Typically, the default port (1700 or 1717) set in your license file will be fine. However, you may find that there is another license manager running on one of those ports. If you select a port that is in use, you will see something like the following in you license server debug log file:
18:23:28 (lmgrd) The TCP port number in the license, 1717, is already in use.
Edit your license file and try another port such as 1700 or 1718.
Common Licensing Problems,Before you get started,Best Practices,Configuring Licensing,Installation,PADS Install and Licensing,Tip of the WeekTags:
This week we'll explore a related topic of how to change the environment for a single program session on Windows, via a simple batch script.
Two examples of why you might want to tailor the environment for a single session, each followed by a sample two-line script:
You want to change the MGLS_LICENSE_FILE to point to a different license server (1717@MyDxDserver) when you launch only DxDesigner, and have all your other Mentor applications use the current value that is stored in the environment variable.
Batch script example (make sure the file ends in ".bat" otherwise it won't execute when you run it):
When you double-click on the .bat (batch) file the MGLS_LICENSE_FILE environment variable gets changed to 1717@MyDxDserver but ONLY for DxDesigner. No other applications are affected by this change.
- The "start" keyword means the DOS window goes away as soon as the application appears. You can remove the keyword but then the prompt stays up until you close the application.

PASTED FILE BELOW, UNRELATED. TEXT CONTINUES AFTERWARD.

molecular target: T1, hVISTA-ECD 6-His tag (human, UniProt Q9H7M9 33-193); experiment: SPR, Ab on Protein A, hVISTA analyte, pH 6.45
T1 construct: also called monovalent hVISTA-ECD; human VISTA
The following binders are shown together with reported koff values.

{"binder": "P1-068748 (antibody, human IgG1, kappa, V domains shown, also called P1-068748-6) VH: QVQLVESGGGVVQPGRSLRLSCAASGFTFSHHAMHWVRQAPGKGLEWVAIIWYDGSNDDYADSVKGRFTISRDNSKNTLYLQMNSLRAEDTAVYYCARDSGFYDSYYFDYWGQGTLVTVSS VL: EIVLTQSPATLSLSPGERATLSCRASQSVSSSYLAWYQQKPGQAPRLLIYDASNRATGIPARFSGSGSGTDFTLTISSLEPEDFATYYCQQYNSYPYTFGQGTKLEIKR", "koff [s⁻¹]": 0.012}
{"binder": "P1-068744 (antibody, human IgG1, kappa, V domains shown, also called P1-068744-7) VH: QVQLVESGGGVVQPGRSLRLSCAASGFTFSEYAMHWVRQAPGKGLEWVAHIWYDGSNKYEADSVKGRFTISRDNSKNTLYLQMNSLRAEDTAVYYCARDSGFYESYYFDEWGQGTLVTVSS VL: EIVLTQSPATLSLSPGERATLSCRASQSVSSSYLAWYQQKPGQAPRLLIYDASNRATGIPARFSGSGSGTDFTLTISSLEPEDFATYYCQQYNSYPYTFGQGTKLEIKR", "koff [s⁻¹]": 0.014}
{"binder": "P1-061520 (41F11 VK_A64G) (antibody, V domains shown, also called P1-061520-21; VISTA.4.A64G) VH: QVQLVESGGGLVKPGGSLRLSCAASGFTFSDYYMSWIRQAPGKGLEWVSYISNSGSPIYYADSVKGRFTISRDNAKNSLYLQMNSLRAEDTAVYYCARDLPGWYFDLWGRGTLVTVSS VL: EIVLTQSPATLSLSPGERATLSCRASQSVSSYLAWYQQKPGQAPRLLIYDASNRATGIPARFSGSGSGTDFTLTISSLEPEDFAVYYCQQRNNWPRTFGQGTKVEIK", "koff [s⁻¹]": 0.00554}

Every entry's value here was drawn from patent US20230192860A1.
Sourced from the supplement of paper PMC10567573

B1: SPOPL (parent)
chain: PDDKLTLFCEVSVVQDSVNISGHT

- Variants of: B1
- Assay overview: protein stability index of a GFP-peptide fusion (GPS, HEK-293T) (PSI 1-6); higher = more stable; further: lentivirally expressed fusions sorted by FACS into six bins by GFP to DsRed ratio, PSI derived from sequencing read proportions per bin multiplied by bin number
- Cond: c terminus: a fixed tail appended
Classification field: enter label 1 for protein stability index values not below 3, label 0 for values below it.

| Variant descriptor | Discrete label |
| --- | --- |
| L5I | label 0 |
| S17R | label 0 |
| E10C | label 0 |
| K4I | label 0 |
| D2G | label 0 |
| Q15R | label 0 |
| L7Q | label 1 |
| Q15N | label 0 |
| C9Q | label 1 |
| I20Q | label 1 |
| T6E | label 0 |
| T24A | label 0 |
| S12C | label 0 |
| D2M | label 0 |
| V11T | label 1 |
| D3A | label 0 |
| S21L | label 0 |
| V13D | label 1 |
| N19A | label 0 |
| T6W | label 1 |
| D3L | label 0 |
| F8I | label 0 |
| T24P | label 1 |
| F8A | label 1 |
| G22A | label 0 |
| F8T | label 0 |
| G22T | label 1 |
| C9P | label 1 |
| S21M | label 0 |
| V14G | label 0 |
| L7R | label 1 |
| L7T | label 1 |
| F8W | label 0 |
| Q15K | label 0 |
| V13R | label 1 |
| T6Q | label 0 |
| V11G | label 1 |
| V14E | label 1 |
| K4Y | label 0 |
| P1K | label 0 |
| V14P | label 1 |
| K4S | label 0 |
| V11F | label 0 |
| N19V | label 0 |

- To get the path to "viewdraw.exe" you can right click on the DxDesigner shortcut and copy and paste the "target" field.
- If you want the script to work regardless of which version you are configured for, you can reference the %SDD_HOME% environment variable instead of using an absolute path. In this case you would substitute the second line with "start %SDD_HOME%\wv\win32\bin\viewdraw.exe". In the 2nd example below we use the %SDD_HOME%.
You're running into a DLL conflict between DxDesigner and an application from another software vendor. You want to reduce the PATH variable used by DxDesigner to only the system values plus the required Mentor Graphics folders, while keeping the PATH value the same for all other applications.
Batch script example (make sure the file ends in ".bat" otherwise it won't execute when you run it):
Whether you want to deifferentiate multiple processes of the same name or simply see which options were used to start a process, the Windows 7 Task Manager will let you view the command line. This may help in finding which process is using a file or differentiating sessions. The possiblitie are many.
To enable the Command Line column:
Open Task Manager
Pull-down View> Select Columns
Scoll down and check Command Line
Your Task Manager will now have a column that will show you the command line used to start the process.
This week we'll explore a couple of very useful commands that you can run in the DOS prompt (cmd.exe) -
This command lists all of the processes that are running in memory, similar to opening 'Task Manager' and navigating to the 'Processes' tab. For example:
Image Name PID Session Name Session# Mem Usage ========================= ======== ================ =========== ============ System Idle Process 0 Services 0 24 K System 4 Services 0 3,668 K smss.exe 284 Services 0 232 K csrss.exe 392 Services 0 2,248 K wininit.exe 452 Services 0 520 K csrss.exe 464 Console 1 128,664 K winlogon.exe 508 Console 1 2,508 K svchost.exe 876 Services 0 17,176 K svchost.exe 908 Services 0 130,312 K svchost.exe 956 Services 0 15,900 K svchost.exe 988 Services 0 63,404 K
Useful for finding content within files or filtering the output from another command (for example, from 'tasklist'!). For example, to find the string 'pcbexpedition' in any files in the current directory and all sub-directories:
We can combine both the 'tasklist' and 'findstr' commands as shown below. Here we're looking to see if the notepad.exe process is running, and as you can see it is! (the process ID (PID) is 16952 and memory usage is 6,204K)